December 19, 2019
Four undergraduates working in the labs of Environmental Health Sciences faculty members Alexander Suvorov and Alicia Timme-Laragy have received the Pfizer Award from the Society of Toxicology (SOT). The awards will support their registration, lodging, ground transportation, food and travel to the society’s annual meeting in March in Anaheim, California. Each of the 21 national winners will present their honors thesis research at the conference.
Alexander Suvorov, an advisor to two of the four, says the student success is truly remarkable: “All students who received this award are doing research in the laboratories of faculty of the Environmental Health Sciences Department. Our department consists of just eight faculty yet we received four Pfizer awards given by the largest toxicological organization in the world to applicants from the whole world. The SOT meeting is the biggest toxicological forum in the world attracting 7,000 to 8,000 participants every year,” he adds. “The fact that four out of 21 awards went to UMass Amherst really puts us on the world toxicological map. We should not underestimate the honor and value of this fact.”
The four are Emily Severance, a senior undergraduate Commonwealth Honors College student who is a double major in biochemistry and molecular biology and psychology who is conducting independent research in Alicia Timme-Laragy’s laboratory; Joseph McGaunn, who is double majoring in biochemistry/molecular biology and psychology, and also completing an integrated concentration in science through the UMass iCons program and conducting research in Suvorov’s lab; Menna Teffera, a Commonwealth Honors College student majoring in public health sciences and also conducting research in the Suvorov lab; and Christopher W. Clark, a senior Commonwealth Honors College student in Timme-Laragy’s lab with a double major in environmental science and STEM German.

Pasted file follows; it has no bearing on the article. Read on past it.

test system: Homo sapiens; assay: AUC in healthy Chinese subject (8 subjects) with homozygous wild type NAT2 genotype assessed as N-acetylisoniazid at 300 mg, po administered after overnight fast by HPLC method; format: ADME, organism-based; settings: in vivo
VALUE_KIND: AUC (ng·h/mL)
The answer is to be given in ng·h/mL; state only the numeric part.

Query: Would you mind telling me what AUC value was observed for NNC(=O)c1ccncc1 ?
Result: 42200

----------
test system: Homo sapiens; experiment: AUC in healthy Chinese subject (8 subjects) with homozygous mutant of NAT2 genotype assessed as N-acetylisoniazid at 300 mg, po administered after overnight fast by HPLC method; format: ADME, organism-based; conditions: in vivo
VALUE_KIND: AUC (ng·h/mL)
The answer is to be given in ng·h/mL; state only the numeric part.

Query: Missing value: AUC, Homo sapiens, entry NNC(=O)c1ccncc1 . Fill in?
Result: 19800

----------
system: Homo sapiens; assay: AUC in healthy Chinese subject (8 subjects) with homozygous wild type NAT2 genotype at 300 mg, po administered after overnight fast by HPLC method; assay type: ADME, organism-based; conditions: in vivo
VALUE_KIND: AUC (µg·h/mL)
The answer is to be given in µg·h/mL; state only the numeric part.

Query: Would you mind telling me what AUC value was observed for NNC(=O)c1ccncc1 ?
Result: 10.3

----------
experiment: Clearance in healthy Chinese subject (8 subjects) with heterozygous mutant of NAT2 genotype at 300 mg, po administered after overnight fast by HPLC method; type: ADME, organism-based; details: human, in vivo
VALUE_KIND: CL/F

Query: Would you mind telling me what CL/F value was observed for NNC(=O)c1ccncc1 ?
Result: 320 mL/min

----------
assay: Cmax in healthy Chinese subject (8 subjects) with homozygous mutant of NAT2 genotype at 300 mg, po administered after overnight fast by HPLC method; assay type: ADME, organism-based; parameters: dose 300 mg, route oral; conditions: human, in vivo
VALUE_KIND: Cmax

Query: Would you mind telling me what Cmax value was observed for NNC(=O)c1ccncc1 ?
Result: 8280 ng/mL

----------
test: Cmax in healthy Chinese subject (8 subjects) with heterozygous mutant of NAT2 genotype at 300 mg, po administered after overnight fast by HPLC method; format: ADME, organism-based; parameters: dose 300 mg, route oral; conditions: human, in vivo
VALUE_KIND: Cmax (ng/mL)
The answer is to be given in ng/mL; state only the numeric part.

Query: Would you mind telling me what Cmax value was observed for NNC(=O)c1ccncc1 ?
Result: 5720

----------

Each of the 21 recipients nationwide will be matched with a Pfizer scientist as a mentor at the meeting and will be recognized at a special breakfast hosted by the company.
Timme-Laragy says, “These awards are a distinguished honor for our students and an indication of the high-quality, nationally competitive research that our undergraduates are doing in toxicology here at UMass.” She also expressed appreciation for research grants to the students from Commonwealth Honors College that supported their independent studies.
Suvorov says, “I am very proud for the group of student recipients. Their motivation, hard work and intellectual curiosity was recognized by a very prestigious award from the most respected toxicological society in the world. I am also proud of our small and young department which attracted almost 25% of all awards distributed internationally.”
In recognizing the students’ accomplishments, the society’s Faculty United for Toxicology Undergraduate Recruitment and Education (FUTURE) Committee says it had “a large number of very impressive applications to review, and your selection is quite an accomplishment. The Society of Toxicology is extremely pleased that Pfizer initiated this program to encourage and support your involvement in scientific research for the benefit of human and environmental health.”